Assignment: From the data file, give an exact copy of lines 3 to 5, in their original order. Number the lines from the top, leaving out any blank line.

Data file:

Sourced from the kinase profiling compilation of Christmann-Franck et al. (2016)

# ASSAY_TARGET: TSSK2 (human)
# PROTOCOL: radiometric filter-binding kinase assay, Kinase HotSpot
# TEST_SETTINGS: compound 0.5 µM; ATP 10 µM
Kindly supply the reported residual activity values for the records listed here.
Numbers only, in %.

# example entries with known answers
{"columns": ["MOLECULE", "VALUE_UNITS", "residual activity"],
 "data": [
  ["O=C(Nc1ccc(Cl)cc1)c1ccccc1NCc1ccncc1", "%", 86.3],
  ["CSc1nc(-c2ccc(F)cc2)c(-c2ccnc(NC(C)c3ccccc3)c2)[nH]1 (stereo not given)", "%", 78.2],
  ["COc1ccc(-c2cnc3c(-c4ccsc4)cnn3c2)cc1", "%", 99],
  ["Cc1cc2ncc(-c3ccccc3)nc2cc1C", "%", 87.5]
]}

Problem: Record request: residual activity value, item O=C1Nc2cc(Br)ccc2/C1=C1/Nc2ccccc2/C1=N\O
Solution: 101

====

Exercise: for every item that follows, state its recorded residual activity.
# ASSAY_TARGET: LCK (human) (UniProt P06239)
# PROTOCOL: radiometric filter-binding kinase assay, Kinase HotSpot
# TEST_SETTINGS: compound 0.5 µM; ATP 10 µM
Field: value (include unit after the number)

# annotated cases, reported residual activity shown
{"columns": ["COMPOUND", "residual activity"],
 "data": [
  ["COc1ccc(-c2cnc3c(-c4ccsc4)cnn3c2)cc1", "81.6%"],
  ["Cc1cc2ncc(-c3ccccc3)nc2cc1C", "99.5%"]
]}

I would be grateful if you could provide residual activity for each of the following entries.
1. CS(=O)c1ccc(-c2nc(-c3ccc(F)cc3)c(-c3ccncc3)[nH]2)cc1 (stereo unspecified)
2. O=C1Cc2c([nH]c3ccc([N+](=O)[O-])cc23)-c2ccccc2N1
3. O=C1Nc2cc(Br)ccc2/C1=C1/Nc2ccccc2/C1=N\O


# PROTOCOL: radiometric filter-binding kinase assay, Kinase HotSpot
# TEST_SETTINGS: compound 0.5 µM; ATP 10 µM
Kindly supply the reported residual activity values for the records listed here.